Link The New America Foundation - venture capital for writing about policy ideas that transcend the conventional political spectrum remote url Link 2005-06-05 2005-06-05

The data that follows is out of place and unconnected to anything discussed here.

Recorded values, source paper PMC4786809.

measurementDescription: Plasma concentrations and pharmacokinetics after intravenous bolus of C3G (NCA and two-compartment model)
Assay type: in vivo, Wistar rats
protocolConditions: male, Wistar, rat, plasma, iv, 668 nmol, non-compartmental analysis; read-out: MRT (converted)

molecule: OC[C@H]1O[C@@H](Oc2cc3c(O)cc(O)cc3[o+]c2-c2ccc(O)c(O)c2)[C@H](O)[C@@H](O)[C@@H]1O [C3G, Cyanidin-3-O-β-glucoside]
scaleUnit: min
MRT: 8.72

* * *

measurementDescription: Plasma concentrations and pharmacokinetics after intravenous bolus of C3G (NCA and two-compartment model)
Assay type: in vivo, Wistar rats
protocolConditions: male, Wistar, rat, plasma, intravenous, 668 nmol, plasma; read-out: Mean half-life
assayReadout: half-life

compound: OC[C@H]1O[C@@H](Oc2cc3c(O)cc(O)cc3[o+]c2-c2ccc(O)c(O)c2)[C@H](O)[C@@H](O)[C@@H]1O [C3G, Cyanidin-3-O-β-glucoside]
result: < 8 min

Check out their "program areas":http://www.newamerica.net/index.cfm?pg=section&secID=2, including things like "American Grand Strategy":http://www.newamerica.net/index.cfm?pg=Section&SecID=10. Very nice:<blockquote>One of the primary causes of our nationís impoverished public debate is the scarcity of promising young thinkers making their mark as credible public intellectuals. Although there are organizations and publications on both sides of the political spectrum that help emerging writers espouse predictable partisan positions, no comparable support structures exist for independent-minded thinkers who want to engage in an open-ended search for pragmatic public policy solutions. Aspiring intellectuals whose views do not put them squarely on one ideological side or another therefore lack the financial support, career guidance, institutional credibility, and intellectual community needed for them to emerge as potent new voices on the national scene. ... New America Fellows receive far more than financial support. They are provided office space, health insurance, research and editorial assistance, help in placing articles, and perhaps most important, the opportunity to interact in a close-knit intellectual community. The organizationís senior staff regularly provides intellectual guidance, high-quality editing, training in public speaking, and a host of other professional development services to the Fellows.</blockquote>